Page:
‘Tested’

My review of Linda Perlstein’s Tested is in today’s San Jose Mercury News. I like the book’s inside-the-classroom look at what it means to “teach to the test” at a formerly low-performing Maryland elementary school. Students aren’t taught a broad, rich curriculum, but at least they’re being taught something. Which is a change.

Before No Child Left Behind pressured low-performing schools to raise reading and math scores, Tyler Heights wasn’t developing critical thinkers, creative writers and lovers of learning. It’s hard to develop a love of learning if you’re not learning.

Once the school had posted two years of decent test scores, teachers began discussing how to teach writing, science and social studies, which had been squeezed from the curriculum.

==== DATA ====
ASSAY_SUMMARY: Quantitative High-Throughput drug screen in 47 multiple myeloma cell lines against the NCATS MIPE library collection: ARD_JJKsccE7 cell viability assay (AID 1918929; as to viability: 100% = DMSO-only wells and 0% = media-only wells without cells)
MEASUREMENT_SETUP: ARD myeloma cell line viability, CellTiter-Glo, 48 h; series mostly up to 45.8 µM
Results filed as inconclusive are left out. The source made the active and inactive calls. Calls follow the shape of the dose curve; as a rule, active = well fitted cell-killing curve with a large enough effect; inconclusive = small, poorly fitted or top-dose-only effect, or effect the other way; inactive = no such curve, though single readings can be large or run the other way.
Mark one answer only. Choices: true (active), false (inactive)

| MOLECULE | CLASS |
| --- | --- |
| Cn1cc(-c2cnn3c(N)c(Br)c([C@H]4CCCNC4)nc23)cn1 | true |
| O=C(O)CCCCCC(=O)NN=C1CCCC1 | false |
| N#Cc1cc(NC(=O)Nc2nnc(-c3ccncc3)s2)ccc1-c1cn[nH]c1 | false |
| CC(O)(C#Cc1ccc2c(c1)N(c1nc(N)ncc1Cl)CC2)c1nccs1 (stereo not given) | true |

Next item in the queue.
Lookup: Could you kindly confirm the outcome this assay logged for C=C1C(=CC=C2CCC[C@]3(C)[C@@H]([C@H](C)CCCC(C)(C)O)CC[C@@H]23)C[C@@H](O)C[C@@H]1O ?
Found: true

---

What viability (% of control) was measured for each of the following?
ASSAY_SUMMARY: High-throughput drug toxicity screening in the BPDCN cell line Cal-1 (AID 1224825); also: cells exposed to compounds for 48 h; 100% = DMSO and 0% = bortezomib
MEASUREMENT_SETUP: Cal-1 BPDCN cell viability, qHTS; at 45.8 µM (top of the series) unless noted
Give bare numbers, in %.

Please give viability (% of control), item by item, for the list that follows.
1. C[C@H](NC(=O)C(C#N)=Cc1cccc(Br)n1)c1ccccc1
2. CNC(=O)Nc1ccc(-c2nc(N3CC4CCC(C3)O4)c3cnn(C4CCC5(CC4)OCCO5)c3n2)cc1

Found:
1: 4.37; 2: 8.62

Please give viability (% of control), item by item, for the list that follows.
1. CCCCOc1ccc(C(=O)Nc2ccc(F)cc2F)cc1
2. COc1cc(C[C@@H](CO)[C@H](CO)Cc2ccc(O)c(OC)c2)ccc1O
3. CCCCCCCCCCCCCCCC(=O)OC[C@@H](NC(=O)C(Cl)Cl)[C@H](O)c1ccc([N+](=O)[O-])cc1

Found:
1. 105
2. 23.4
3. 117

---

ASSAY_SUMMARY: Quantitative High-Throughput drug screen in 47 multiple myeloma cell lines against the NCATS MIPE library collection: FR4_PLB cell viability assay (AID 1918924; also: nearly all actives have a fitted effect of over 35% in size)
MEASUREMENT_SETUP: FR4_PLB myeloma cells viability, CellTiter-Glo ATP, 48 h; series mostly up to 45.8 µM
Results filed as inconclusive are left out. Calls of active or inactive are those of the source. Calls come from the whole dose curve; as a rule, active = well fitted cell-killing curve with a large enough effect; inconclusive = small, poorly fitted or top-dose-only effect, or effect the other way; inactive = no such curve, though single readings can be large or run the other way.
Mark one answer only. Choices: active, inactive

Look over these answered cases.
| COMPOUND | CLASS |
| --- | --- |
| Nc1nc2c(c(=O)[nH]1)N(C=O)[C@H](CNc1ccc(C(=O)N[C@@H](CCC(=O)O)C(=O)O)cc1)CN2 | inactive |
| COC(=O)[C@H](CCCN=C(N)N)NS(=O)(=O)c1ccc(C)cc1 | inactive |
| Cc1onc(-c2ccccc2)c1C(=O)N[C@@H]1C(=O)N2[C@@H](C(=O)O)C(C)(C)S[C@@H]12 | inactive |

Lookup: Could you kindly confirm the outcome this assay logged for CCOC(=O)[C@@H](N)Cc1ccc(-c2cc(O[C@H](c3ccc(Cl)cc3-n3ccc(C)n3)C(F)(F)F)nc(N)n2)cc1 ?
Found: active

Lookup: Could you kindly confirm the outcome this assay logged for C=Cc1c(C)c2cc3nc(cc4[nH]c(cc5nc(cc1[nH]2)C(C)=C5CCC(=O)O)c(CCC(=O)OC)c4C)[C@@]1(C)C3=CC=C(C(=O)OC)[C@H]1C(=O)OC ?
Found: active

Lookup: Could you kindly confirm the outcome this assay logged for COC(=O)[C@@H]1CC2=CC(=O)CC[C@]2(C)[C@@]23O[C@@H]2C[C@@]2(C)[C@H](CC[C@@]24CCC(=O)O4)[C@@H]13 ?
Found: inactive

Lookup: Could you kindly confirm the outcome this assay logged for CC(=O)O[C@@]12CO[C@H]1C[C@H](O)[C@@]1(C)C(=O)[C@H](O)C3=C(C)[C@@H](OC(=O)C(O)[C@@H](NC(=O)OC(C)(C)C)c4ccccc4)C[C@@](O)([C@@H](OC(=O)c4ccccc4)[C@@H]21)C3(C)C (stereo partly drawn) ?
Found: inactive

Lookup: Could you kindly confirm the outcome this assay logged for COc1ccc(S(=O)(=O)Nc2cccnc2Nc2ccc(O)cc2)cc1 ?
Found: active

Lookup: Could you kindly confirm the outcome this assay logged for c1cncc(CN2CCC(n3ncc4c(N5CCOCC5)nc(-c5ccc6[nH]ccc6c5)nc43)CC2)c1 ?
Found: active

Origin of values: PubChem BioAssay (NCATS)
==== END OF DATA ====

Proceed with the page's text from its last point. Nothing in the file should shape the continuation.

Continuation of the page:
I recommend Tested and, of course, my own book, Our School, for your back-to-school reading pleasure.

About Joanne

Comments

  1. Cardinal Fang says:

    In two sentences, Joanne expresses what’s good and what’s bad about NCLB:

    “Students aren’t taught a broad, rich curriculum, but at least they’re being taught something. Which is a change.”

    It’s easy to see why low-income parents like NCLB: their children were previously taught nothing, and now they’re being taught something.

    It’s equally easy to see why higher-income parents don’t like NCLB: Their children were previously taught a broad, rich curriculum, and now they’re focusing on the tests.